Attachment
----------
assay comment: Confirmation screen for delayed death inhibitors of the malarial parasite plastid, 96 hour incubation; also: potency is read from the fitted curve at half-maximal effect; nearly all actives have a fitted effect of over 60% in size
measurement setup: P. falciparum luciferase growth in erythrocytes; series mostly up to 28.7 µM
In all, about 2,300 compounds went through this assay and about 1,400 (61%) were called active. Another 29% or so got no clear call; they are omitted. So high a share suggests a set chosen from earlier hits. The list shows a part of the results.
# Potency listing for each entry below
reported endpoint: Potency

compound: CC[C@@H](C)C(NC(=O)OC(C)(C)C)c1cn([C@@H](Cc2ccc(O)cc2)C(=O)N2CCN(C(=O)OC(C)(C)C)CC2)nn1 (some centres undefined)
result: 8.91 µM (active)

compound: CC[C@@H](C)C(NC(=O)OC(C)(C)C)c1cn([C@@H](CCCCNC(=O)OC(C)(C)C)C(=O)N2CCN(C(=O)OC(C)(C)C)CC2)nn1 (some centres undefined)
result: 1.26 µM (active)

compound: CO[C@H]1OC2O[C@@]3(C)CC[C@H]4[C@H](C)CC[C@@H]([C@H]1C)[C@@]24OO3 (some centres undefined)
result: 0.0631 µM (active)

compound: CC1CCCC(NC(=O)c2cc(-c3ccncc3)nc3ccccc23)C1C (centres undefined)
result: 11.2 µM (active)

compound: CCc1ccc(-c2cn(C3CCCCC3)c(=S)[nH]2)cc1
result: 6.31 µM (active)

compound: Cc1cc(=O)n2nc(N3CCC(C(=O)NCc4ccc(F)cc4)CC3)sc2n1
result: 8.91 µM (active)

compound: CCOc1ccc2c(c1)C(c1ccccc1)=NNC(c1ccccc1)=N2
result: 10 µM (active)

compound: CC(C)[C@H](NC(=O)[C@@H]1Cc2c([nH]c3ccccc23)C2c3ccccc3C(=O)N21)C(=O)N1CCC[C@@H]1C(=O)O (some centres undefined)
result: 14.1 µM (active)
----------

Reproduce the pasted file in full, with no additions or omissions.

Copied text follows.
assay comment: Confirmation screen for delayed death inhibitors of the malarial parasite plastid, 96 hour incubation; also: potency is read from the fitted curve at half-maximal effect; nearly all actives have a fitted effect of over 60% in size
measurement setup: P. falciparum luciferase growth in erythrocytes; series mostly up to 28.7 µM
In all, about 2,300 compounds went through this assay and about 1,400 (61%) were called active. Another 29% or so got no clear call; they are omitted. So high a share suggests a set chosen from earlier hits. The list shows a part of the results.
# Potency listing for each entry below
reported endpoint: Potency

compound: CC[C@@H](C)C(NC(=O)OC(C)(C)C)c1cn([C@@H](Cc2ccc(O)cc2)C(=O)N2CCN(C(=O)OC(C)(C)C)CC2)nn1 (some centres undefined)
result: 8.91 µM (active)

compound: CC[C@@H](C)C(NC(=O)OC(C)(C)C)c1cn([C@@H](CCCCNC(=O)OC(C)(C)C)C(=O)N2CCN(C(=O)OC(C)(C)C)CC2)nn1 (some centres undefined)
result: 1.26 µM (active)

compound: CO[C@H]1OC2O[C@@]3(C)CC[C@H]4[C@H](C)CC[C@@H]([C@H]1C)[C@@]24OO3 (some centres undefined)
result: 0.0631 µM (active)

compound: CC1CCCC(NC(=O)c2cc(-c3ccncc3)nc3ccccc23)C1C (centres undefined)
result: 11.2 µM (active)

compound: CCc1ccc(-c2cn(C3CCCCC3)c(=S)[nH]2)cc1
result: 6.31 µM (active)

compound: Cc1cc(=O)n2nc(N3CCC(C(=O)NCc4ccc(F)cc4)CC3)sc2n1
result: 8.91 µM (active)

compound: CCOc1ccc2c(c1)C(c1ccccc1)=NNC(c1ccccc1)=N2
result: 10 µM (active)

compound: CC(C)[C@H](NC(=O)[C@@H]1Cc2c([nH]c3ccccc23)C2c3ccccc3C(=O)N21)C(=O)N1CCC[C@@H]1C(=O)O (some centres undefined)
result: 14.1 µM (active)